Check out this video for how to wet blend two blocks of color using wet-blending.
For painting Nyarlathotep, I used wet-blending in the various areas to create the paint transitions across the entire model. Because the model is fairly large, I was able to work fairly easily with this technique.
On a smaller model, you may want to use layering and glazing to blend colors together. See another example of this painting approach here.
To protect the model after all the work I did blending the paint, I apply a dull coat varnish. I use this as a “bookmark”.
7. Add details and accent colors
At this point, you’ve blended your blocks of color. You’re still probably looking for a smoother finish on Nyarlathotep.
Keep reading to see how glazing looks to further smooth out the transitions between colors.
At this point, I have painted most of the major surfaces with the main color (in this case blue).
I paint Nyarlathotep’s eyes with white and black paint. I paint the mouth opening in the chest and the slit down the middle of his head-tail with a flesh-tone.
In general, I’m looking to paint with warmer colors to add temperature contrast to the model. This helps the miniature “pop”.
Because I’ve already blended most of the colors I want on the main skin surfaces of the miniature, I’m careful not to stray onto these areas with the other detail colors, e.g., flesh paint, or white from the eyes.
At this point, most people would be happy to stop and consider this finished. All that would be needed would be to paint the base and this would be ready for the tabletop.
But, as I’m looking for an extra level of quality, I continue with a few more steps.
8. Use washes and glazes for special effects
For the most part, I follow-through with special effects using glazes and washes.
In the past, I used Citadel’s shades and washes. For flesh colors, I loved Citadel’s Bloodletter shade. But, these paints have been slowly phased out.
What do I recommend as an alternative to Citadel washes and shades?
My recommendation for alternative replacements for Citadel glazes and shades, like bloodletter, are Badger’s ghost tint paint lines.
Ghost tints are great replacements for Citadel glazes/washes, because they are highly vibrant acrylics with a similar level of transparency. They are not inks.
With some thinning with matte medium and water, Badger Ghost Tints can replicate most of the properties of Citadel glazes and washes.
To use ghost tints, I tend to mix them with a bit of glazing medium or matte medium and a few droplets of water. This reduces the pigment strength a bit and provides me with a bit more control over the ghost tint.
The ratio I tend to use for most of my work with ghost tints for use as a glaze or wash is about (1:1:1) for ghost tint, glaze or matte medium, and water.
This recreates a lot of the properties of the Citadel glazes and shades many of us are familiar with. Of course, your mile may vary (YMMV) with your preferred style of painting and experience.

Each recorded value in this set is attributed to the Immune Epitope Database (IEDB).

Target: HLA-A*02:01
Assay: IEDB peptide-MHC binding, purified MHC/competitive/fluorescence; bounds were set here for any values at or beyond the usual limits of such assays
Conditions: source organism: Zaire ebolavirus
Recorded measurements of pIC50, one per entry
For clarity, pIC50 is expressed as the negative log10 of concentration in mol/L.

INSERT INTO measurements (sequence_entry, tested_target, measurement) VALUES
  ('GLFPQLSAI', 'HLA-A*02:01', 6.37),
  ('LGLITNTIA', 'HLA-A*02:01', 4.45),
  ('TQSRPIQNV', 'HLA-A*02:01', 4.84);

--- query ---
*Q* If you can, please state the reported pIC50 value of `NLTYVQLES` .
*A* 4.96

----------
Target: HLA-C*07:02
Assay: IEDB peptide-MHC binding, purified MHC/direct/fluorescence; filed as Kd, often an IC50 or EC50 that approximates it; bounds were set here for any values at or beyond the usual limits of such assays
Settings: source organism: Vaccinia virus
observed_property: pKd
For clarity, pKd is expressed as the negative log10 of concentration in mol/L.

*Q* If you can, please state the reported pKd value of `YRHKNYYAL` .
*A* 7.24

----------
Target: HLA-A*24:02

I apply this “Fresh Blood” ghost tint, glazing medium, and water mixture in fairly liberal quantities with my base coat brush. I deposit the fresh blood mixture into all the areas base coated with the flesh tone.
Once this glaze is dry, I then pick out the highlights with the original base coat flesh tone paint.
This creates the effect you see below.
9. Use glazes to smooth transitions between colors
In this piece, I wanted smooth transitions between colors.
To further blend these blocks of colors, e.g., highlights into mid-tones, and mid-tones into shadows, I created glazes using my base coat color, Innsmouth blue.
I mixed my paint in a ratio of 1:3 paint to water. Using a soft brush, I applied thin layers of this more transparent paint solution over the sharp edges.
Depending on how smooth you want your blends, you can glaze for hours on end.
For Nyarlathotep, I worked on these transitions with close 3-5 layers between the sharp edges of color/values. You can see in the photographs below how this looks.
To complete the model, I painted the base gray, washed it with Nuln oil (one of the best washes for miniatures), and drybrushed it with the same base gray.
To protect the model, I varnished the entire piece using Testors Dullcote (see tips for best use).
And, there you have it!
Where to buy Cthulhu Wars?
In case you were wondering where you can buy Cthulhu Wars, you can check out the Peterson Games website.
You can also find Cthulhu Wars on Amazon.
More games in the HP Lovecraft Cthulhu Universe?
Cthulhu Wars is exciting and fun because of the giant miniatures. The rules are easy to learn, and the game is well-balanced with asymmetric gameplay (unlike Chess).
For many players, Cthulhu Wars resonates because it pushes all the right buttons for strategy gamers, and Lovecraft fans. If you’re looking for similar games to Cthulhu Wars with miniatures, take a look at these games.
Of these games, my top 3 favorite games in the Cthulhu Lovecraftian Universe are as follows:
I love board games with miniatures. Even more, I enjoy a board game with painted miniatures.
Here are the 9 basic steps for painting Nyarlathotep, a Cthulhu Wars miniature:
- Prepare the model
- Prime the model
- Base coat with your primary color
- Block-in shadows and highlights
- Add other colors in “blocks” (speed painting tip)
- Blend the blocks of color
- Add details and accent colors
- Use washes and glazes for special effects
- Use glazes to smooth transitions between colors
I hope you enjoyed this article on how to paint Nyarlathotep from the Cthulhu Wars. For more details, or if you have any questions, you can leave a comment below.